Plan the perfect garden with our interactive tool →

How to Prune a Bamboo Palm

Bamboo palms are popular indoor plants that do well in light shade. They have slender trunks and full, dark green leaves. Bamboo palms are cold hardy plants that can survive freezing temperatures outdoors. A smaller palm, bamboo palms usually reach about 7 feet in height. The proper pruning of a bamboo palm can extend the life of the plant and ensure healthy grow. When pruning, it is crucial to take care of the bark and avoid exposing the underlying layers.

Fertilize one week before pruning. This will encourage immediate growth at the pruning cut and protect the plant from any associated shock.

Determine the size of shears necessary. This will be determined by the size and age of your bamboo palm. For most plants, hand shears or sharp scissors will work. But be careful--using the wrong size of shears can mean uneven cuts, damaged bark and potential accidents.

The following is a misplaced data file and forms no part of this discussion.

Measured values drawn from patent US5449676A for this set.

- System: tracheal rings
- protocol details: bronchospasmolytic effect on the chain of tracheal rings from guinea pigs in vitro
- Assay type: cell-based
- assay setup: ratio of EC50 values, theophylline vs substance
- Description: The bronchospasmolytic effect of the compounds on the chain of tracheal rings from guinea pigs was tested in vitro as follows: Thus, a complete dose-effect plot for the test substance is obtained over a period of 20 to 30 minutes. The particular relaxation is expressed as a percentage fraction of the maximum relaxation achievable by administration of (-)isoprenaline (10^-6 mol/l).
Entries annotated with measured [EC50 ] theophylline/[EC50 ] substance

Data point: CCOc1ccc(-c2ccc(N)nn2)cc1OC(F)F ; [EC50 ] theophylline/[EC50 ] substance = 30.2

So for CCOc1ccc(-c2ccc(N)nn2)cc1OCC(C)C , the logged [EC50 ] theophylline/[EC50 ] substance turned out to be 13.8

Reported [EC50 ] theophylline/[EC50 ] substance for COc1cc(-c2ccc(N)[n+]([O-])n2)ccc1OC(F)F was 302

Use sharp, clean pruning shears. Dull blades make uneven cuts and are most likely to tear the bark while dirty blades can spread disease. Sharpen your pruning shears before each use and clean with boiling water afterward.

Shape into a tree. On the lower half of the plant, cut new shoots at the base of the stem in order to maintain old growth and focus the palm’s energy on upper branches. For a fuller appearance, allow lower branches to grow and thin foliage occasionally.

Remove dead or dying fronds. Cleanly cut off yellow or brown fronds at the base of the stem.

Prune fronds that protrude into walkways or furniture. Use your shears to cut off any fronds that are in the way of daily activities. Removing a continually battered leaf is healthier for the plant than daily stress.


Prune lower leaves just before winter. This will allow the plant to focus its limited energy on fewer fronds. Regularly turn your indoor palm so that all sides receive equal light. This will help keep the leaf growth balanced and lessen the need for pruning.


Over-pruning can be deadly to an indoor palm tree. Always err on the side of caution.

Garden Guides